Got this post from our own astrophysicist to the (radio) stars, Summer Ash. She blogs regularly at Newtonianism for the Ladies — and we're hoping to have her on the show later this week.
Special to the BPP from Summer Ash:
Wow, that was close! Did you see that?!? We had not one, but two, near misses in the inner solar system last week. Asteroid TU24 buzzed by Earth last Tuesday while Asteroid WD5 just missed Mars on Wednesday. Who knew there was so much traffic among the planets?!
The Minor Planet Center knew. While both Earth and Mars escaped the events of last week unscathed, near-Earth objects are an actual concern that might one day pose a true danger. As of today, according to scientists there, the inner solar system looks like what you see on the left. The center updates this plot daily; it's hard not to look at it and realize that the statistics may not be in our favor in the long run.
The Minor Planet Center operates from the Smithsonian Astrophysical Observatory under the auspices of the International Astronomical Union. Its scientists are responsible for naming, compiling, checking, and making available all data related to minor bodies in the solar system. These include all natural satellites (moons), asteroids, centaurs, Trans-Neptunian/Kuiper Belt objects and comets.
To be visible through a telescope, even a very powerful one, an object must reflect a fairly large amount of sunlight. Asteroids typically have an albedo, or reflectivity, of less than five percent, meaning they bounce back less than five percent of the sunlight that hits them, much like fresh asphalt. This is what makes them so hard to see.
The first asteroid, Ceres, was discovered in 1801. They weren't of much interest to astronomers — some even termed them "vermin of the skies" — until observers discovered asteroids with orbits very near to Earth. The potential threat of an Earth impact caused astronomers to take notice. With the 1994's crash of Comet Shoemaker-Levy into Jupiter and the increasing acceptance of the proposal that an asteroid impact may have caused the Cretaceous-Tertiary extinction, the threat became real. Now everyone is paying attention and each new discovery of a near-Earth object (NEO) brings with it both the hype and the fear that this may be the big one. One day that may be the case (that's a topic for another post), but today NASA's Near-Earth Object Program Office has it all under control.
Asteroids TU24 and WD5 were discovered by the Catalina Sky Survey on Oct. 11 and Nov. 20, 2007, respectively, but merely seeing an asteroid once means nothing. For astronomers to properly calculate its physical properties such as size, mass, composition, rotation, and orbit, an asteroid must be observed multiple times — the more, the better. Of these, size and orbit matter most when a potential collision with Earth is at stake. Multiple observations over consecutive nights enable astronomers to see how the light reflected by the asteroid changes, thereby helping them to estimate its overall shape and size. Tracking its path with respect to background stars gives a measure of its distance from Earth and its orbital path. Taken together, these parameters help astronomers determine whether the asteroid is likely to pose a danger to us. Potentially hazardous asteroids are put on a watch list and continually monitored all over the world. As a result of detailed follow-up observations of Asteroids TU24 and WD5, we now know much more about them.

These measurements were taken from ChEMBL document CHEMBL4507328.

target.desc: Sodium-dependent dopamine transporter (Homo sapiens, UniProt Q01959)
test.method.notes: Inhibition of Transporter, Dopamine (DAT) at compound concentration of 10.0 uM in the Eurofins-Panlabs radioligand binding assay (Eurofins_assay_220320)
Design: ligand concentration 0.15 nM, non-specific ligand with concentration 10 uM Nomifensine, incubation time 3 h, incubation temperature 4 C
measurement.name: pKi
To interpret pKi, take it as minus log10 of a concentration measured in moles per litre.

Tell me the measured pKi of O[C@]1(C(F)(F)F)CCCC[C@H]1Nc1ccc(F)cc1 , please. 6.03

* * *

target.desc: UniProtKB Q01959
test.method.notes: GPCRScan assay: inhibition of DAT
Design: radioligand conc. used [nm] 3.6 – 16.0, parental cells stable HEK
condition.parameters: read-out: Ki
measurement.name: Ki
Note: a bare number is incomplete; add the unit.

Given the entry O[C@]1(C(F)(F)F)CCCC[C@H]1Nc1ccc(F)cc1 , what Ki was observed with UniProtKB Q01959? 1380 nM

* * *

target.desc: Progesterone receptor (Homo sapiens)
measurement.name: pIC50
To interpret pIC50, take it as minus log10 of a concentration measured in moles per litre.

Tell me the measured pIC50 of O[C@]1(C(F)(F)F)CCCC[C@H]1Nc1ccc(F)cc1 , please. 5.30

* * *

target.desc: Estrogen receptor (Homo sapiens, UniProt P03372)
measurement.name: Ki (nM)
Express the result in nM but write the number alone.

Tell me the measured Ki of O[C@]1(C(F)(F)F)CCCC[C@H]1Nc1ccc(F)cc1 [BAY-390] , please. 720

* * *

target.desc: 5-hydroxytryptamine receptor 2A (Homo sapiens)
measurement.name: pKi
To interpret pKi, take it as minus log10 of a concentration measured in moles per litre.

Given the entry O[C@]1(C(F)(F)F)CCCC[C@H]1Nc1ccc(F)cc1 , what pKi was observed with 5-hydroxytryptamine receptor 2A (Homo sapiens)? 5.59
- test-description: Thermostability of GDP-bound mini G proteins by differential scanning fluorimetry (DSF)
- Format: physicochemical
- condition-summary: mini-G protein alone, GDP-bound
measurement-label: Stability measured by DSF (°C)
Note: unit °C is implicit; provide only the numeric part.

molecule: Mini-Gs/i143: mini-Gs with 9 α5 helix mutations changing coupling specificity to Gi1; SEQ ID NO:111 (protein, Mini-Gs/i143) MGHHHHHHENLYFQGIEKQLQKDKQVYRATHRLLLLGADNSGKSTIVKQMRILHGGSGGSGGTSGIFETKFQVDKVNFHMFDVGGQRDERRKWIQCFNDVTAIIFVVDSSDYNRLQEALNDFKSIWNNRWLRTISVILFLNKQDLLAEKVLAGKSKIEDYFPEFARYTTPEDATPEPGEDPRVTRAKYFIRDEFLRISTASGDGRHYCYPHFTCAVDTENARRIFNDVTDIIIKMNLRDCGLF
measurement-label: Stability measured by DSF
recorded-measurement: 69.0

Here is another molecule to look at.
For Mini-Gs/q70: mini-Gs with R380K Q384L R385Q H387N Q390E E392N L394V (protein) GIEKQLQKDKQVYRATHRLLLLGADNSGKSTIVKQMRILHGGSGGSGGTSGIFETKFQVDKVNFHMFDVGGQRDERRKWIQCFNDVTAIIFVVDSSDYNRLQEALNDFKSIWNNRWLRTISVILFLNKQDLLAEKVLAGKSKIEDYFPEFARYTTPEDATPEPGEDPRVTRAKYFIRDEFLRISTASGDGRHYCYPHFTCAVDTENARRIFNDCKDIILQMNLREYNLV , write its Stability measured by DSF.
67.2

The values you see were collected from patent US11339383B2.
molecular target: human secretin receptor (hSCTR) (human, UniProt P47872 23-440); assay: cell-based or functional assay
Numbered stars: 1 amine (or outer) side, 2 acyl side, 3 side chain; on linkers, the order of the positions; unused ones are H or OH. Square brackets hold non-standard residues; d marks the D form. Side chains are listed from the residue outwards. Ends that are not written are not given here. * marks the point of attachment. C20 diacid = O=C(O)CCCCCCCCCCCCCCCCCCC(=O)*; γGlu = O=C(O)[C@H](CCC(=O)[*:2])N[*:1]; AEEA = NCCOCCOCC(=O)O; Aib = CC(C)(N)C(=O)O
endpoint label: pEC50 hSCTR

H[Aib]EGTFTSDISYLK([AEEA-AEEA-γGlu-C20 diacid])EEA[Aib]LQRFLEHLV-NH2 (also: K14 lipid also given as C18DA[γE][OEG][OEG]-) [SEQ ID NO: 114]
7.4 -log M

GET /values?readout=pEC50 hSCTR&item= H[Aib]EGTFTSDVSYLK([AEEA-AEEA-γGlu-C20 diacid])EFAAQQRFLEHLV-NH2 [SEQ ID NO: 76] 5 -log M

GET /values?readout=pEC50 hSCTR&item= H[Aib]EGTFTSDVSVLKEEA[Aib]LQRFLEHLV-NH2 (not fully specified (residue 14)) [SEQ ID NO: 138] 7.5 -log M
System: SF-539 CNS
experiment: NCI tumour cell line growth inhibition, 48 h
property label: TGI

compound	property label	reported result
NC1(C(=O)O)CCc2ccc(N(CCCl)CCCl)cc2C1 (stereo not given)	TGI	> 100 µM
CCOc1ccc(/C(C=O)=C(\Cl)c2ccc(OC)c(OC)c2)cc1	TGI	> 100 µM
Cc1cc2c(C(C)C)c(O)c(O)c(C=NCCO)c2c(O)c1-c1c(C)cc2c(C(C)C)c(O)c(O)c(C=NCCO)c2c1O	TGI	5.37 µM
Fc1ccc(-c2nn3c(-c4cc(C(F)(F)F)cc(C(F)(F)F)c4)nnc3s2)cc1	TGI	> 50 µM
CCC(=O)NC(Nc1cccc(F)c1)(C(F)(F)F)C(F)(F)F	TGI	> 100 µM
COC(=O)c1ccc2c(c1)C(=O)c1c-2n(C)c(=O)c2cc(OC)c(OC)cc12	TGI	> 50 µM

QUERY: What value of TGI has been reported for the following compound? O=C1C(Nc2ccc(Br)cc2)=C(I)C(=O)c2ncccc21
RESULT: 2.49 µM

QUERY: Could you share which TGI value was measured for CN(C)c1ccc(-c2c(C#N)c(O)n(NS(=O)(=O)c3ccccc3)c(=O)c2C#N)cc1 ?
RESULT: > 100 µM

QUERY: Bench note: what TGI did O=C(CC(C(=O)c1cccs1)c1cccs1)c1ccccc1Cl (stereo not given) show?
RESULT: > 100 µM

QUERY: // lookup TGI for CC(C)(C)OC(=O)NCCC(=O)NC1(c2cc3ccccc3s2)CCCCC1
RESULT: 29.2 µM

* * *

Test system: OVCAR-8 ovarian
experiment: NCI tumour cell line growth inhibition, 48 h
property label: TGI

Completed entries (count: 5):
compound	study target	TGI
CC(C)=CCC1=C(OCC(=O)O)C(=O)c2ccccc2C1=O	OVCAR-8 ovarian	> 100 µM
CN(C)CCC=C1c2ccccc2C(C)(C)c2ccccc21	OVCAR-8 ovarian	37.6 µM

Meet Asteroid TU24:
This sequence of images was taken by the Goldstone Solar System Radar Telescope out in the Mojave Desert, over the course of a few hours. Though the resolution isn't great, about 20 meters per pixel, the shift of the brightest spot in each image clearly shows how the asteroid is rotating. These images also allowed astronomers to refine their estimate of the asteroid's size to approximately 800 feet (250 meters) in diameter, or about the length of one and a half cross-town blocks in Manhattan. In the end, TU24 passed us at the safe distance of 0.003 astronomical units — 1.4 times this distance to the moon — roughly 334,000 miles. Twelve hours before this closest approach, the Arecibo and Green Bank radio telescopes were able to get the snazzy image on the left.
And now for Asteroid WD5:
This one is a bit camera shy. With fewer observations to rely on, we know less about it. But the most important detail — that it would not hit Earth — was thankfully confirmed. Mars was a different story. The red planet was given odds of one in 75 odds for impact, an exceptionally high probability when astronomers primarily deal with statistics closer to one in a million or billion. Still, that's almost 99 percent chance of WD5 missing Mars completely. The asteroid's orbit skims close to Earth's orbital path (intersecting long after we had been there) and continues on to intersect Mars', as illustrated in the diagram at left, released by NASA in mid-December. Upper limits estimated WD5 to be traveling 13-and-a-half kilometers per second, which left some uncertainty as to whether a collision with Mars was inevitable.